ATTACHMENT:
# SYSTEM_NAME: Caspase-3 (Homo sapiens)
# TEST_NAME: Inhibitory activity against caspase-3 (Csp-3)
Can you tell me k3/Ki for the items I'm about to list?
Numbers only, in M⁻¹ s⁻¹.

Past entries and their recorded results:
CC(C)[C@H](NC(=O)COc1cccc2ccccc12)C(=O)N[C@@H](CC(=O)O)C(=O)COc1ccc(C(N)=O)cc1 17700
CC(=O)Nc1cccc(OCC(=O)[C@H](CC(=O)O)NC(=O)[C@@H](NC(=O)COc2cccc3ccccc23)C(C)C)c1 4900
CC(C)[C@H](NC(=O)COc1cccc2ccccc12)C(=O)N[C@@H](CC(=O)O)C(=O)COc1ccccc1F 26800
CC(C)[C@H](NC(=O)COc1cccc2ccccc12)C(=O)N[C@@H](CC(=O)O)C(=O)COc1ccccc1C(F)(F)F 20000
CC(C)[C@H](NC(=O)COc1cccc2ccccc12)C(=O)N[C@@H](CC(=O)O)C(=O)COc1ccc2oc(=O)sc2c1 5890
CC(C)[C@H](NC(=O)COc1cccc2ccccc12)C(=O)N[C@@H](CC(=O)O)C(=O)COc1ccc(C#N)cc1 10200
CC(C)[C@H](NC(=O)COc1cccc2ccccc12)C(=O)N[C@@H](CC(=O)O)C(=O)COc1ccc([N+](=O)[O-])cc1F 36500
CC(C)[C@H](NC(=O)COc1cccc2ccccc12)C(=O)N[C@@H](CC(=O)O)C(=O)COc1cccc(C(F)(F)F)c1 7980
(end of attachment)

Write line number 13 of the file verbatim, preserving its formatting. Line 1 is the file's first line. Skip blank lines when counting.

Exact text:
CC(C)[C@H](NC(=O)COc1cccc2ccccc12)C(=O)N[C@@H](CC(=O)O)C(=O)COc1cccc(C(F)(F)F)c1 7980